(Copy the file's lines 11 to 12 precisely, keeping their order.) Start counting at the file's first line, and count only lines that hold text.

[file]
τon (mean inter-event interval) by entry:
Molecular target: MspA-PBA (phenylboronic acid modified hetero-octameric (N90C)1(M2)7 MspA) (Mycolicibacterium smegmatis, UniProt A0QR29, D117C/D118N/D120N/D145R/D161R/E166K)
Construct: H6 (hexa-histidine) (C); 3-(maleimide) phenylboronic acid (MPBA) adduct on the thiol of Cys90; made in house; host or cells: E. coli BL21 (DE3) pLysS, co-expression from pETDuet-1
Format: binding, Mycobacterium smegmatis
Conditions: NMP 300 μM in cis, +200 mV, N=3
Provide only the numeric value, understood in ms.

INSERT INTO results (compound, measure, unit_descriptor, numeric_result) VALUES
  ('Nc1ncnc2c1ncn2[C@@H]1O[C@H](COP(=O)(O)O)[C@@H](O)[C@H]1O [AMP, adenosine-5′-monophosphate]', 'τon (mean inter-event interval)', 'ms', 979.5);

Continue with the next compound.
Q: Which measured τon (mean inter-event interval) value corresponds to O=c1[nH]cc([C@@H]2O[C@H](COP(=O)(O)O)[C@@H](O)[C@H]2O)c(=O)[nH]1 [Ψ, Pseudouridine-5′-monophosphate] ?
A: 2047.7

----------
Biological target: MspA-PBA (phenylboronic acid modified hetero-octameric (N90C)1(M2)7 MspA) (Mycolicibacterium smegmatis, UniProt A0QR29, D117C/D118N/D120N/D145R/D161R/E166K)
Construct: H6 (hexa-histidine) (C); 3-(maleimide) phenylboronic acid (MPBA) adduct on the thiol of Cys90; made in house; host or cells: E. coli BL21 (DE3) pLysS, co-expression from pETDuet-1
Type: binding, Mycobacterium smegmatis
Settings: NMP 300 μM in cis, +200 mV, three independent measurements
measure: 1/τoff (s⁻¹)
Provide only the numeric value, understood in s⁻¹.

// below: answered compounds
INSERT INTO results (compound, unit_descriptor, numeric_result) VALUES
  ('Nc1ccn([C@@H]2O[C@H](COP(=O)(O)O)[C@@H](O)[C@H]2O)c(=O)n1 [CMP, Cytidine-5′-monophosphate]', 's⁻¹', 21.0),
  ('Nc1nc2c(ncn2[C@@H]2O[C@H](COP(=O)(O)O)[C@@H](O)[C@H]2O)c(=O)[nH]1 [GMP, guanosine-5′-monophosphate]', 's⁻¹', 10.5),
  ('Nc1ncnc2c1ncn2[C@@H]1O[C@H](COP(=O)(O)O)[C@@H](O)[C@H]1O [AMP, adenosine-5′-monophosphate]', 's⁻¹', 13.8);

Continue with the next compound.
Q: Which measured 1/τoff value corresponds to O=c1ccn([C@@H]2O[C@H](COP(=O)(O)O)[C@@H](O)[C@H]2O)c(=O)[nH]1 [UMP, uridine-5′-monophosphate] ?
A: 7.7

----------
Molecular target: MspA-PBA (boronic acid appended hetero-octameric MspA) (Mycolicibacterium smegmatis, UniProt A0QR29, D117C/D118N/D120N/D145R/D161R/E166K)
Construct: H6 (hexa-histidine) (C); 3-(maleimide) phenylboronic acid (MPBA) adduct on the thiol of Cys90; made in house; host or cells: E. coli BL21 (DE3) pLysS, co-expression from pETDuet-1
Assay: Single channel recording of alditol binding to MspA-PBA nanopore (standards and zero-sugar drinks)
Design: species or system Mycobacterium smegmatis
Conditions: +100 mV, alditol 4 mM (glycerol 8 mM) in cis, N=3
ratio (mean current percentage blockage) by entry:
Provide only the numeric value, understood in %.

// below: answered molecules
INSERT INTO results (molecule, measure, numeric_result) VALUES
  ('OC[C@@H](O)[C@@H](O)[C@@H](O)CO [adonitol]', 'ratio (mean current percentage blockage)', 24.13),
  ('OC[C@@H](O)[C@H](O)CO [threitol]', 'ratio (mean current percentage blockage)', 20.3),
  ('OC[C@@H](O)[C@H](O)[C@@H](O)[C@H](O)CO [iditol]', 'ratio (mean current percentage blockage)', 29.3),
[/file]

A: 2047.7

----------